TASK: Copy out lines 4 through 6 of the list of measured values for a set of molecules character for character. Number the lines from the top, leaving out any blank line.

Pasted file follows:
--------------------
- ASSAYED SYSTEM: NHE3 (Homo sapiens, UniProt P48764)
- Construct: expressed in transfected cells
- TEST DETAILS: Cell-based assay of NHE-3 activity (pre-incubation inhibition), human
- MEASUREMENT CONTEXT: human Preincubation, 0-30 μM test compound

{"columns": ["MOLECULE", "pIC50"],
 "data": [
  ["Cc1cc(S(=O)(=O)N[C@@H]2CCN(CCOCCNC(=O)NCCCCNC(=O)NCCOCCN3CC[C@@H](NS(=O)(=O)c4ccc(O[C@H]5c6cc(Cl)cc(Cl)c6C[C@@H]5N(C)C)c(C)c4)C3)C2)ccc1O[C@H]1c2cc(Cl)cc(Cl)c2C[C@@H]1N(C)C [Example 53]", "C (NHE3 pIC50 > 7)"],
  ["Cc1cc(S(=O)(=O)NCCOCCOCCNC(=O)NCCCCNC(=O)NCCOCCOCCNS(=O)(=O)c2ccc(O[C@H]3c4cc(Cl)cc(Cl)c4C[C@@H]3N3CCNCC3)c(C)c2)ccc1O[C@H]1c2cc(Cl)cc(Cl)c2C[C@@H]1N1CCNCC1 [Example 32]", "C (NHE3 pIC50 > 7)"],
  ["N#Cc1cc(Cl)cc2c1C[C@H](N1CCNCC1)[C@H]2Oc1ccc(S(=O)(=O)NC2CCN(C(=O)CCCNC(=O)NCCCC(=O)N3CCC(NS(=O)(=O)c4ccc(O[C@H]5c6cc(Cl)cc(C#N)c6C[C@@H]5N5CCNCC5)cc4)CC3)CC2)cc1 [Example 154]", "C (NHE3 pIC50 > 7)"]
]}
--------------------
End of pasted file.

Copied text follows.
- MEASUREMENT CONTEXT: human Preincubation, 0-30 μM test compound

{"columns": ["MOLECULE", "pIC50"],
 "data": [